American households buy countless consumer items every year, from clothing, furniture, and toys to electronics, vehicles, and appliances. Many of these products include warranties in their printed materials and specifications, which are essentially assurances about the item’s intended functions and how they work. Consumers take these promises seriously and consider them when making purchasing decisions, so warranties are regulated under federal law. The Magnuson-Moss Warranty Act is an important consumer protection law that sets requirements when a manufacturer decides to include a warranty, though companies do not have to offer them.
When a product carries a warranty, the statute mandates that the language must be easy to understand and unlikely to mislead consumers. It is common for manufacturers to apply an expiration date on warranties, which raises important questions if a victim suffers injuries because of a defective product. A Miami product liability attorney will explain how the laws apply to your circumstances, and some background is informative.
Legal Effect of Product Warranties
A warranty is a promise about a product that tells a consumer what to expect through the use of the item. There are express warranties, which are included in the product’s labeling and make specific promises. The law also recognizes implied warranties, in which there is no specific promise, but it is generally understood that the product will function in a certain way.
Still, both express and implied warranties are statements of the quality of the product. When the warranty has an expiration date, the manufacturer is telling the consumer that the effectiveness may start to falter with continued use. A warranty is not a statement about the safety of the item, so the expiration of the warranty does not absolve a manufacturer from liability if the product injures someone.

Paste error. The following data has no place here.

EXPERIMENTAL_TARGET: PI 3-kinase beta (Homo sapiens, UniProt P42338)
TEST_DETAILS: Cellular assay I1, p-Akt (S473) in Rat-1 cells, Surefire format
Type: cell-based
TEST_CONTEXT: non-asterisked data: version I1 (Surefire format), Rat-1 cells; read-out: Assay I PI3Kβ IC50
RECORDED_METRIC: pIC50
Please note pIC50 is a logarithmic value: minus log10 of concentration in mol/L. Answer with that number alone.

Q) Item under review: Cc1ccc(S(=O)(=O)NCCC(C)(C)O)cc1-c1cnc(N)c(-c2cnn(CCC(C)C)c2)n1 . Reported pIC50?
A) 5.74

Strict Liability for Defective Products
Though the expiration date may not impact your case, most cases involving injuries from product defects do not proceed through a breach of warranty claim. While negligence is the most common theory of liability for personal injury cases, it may also not be suitable in some dangerous product cases.
Instead, victims fare better with their claims against manufacturers when they pursue the theory of strict liability. You do not need to prove fault, as you would with breach of warranty and negligence cases. A victim must have evidence showing that:
- The company produced a product that was defective because of mistakes in manufacturing, design, or labeling;
- The flaw in the product caused bodily harm to the victim; and,
- The victim suffered losses because of being hurt.
Our Miami Product Liability Lawyers Will Pursue All Options
Many people assume an expired warranty affects their rights, but product liability laws in Florida still provide you with remedies if you were hurt because of a defective product. Our team at
Gerson & Schwartz, PA, can explain your rights, so please call (305) 371-6000 or go online to schedule a free consultation. We are happy to meet with you at our offices in Miami, Fort Lauderdale, or West Palm Beach, FL.